7.23.18-I have admired and been a fan of Jason Bittel’s writing ever since I first connected with him via twitter. Whenever the opportunity presents itself, I am always more than happy to talk to him especially since it always seems to err on the side of the strange. I am so glad he took me up on this open ended invitation to discuss my 2018 publication. Check it out via Audubon.
7.20.18-Katherine Wu not only nailed it with the title, but wrote an incredibly thoughtful article about the most recent pub. Even if you read the other articles, this one is still well worth your time. Check it out via the Smithsonian.
7.19.18-While we were collaborating on The Secret Life of Urban Crows back in May of 2017 I mentioned to journalist James Ross Garnder that I had some really big crow news I would share with him as soon as the research cleared the peer review process. He had to wait patiently for over a year, but I am delighted to now share his latest piece about my research, this time written for the New York Times. Thanks for another terrific article, James!
7.18.18-If the other articles about the recent publication just didn’t have enough swearing in them for you, check out this take by Tracy Clark-Flory of Jezebel.
7.18.18-Science journalist extraordinaire (seriously, it was kinda intimidating taking his phone call) Ed Young penned a terrific article for the Atlantic about the new research regarding tactile interactions between crows and their dead. Check it out.
5.15.18-The folks over at PBS’s digital studio decided they wanted to take a Deep Look into crow “funerals”. Watch out the piece here and check out all the amazing videos from the Deep Look series. Fair warning, you might want to clear your afternoon schedule.
5.11.18-I am thrilled to share that my work, as well as the crow research by my colleague Loma Pendergraft, was featured in episode 6, season 2 of Bill Nye Saves the World. Stream it on Netflix!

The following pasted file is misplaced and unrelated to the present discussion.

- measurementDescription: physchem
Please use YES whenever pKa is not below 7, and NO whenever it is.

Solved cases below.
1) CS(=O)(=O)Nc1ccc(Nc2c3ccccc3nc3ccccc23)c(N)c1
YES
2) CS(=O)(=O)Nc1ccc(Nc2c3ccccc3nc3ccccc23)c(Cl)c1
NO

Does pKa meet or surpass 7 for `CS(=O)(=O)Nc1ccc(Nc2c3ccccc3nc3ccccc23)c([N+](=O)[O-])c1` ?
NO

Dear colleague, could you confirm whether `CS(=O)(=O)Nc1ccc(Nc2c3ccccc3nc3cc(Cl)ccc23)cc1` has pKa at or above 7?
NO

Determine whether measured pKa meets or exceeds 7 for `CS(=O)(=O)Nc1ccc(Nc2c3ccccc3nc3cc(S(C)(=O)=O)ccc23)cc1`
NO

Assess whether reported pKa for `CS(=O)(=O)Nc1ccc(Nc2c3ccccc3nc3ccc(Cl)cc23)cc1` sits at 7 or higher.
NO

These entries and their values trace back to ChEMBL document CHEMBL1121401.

7.12.17-Being a big NPR fan, I was delighted when WBUR’s Vicki Croke reached out to do a story. I think my blog followers will find this piece especially enjoyable to read because it’s one of the few that talks about the blog specifically. Enjoy!
6.1.17-I had the pleasure of chatting with Klipsun magazine’s Jesse Nichols. I love the little video he made about our conversation, especially the animations.
5.17.2017-want to know about some of the more charismatic (and sometimes controversial) aspects of Seattle’s crows? Check out this article by James Ross Gardner of Seattle Met magazine. You may even learn a thing or two about me in there!
3.17.16-A quick little story and video segment by the Associated Press, highlighting the work being done by our lab.
1.1.16-Crows found themselves in their rightful place this month; on the cover of Audubon Magazine! This month’s issue tackles the work by several leading corvid labs, including ours.
10.2.15-The Daily Mail took a little more liberty when it comes to interpreting emotions from this behavior but that being said it was nice to see more detail from the study’s findings in this article. Though I could have also done without the suggestion that we ever ‘solve’ anything in science!
10.1.15-The BBC’s Earth section recently covered our publication as well. Another awesome interpretation of a tricky paper!
10.1.15-As a lover of Radiolab and his NYT column, Matter, it was an honor to have science journalist Carl Zimmer take an interest in our recent publication. Enjoy reading his take on this amazing behavior here.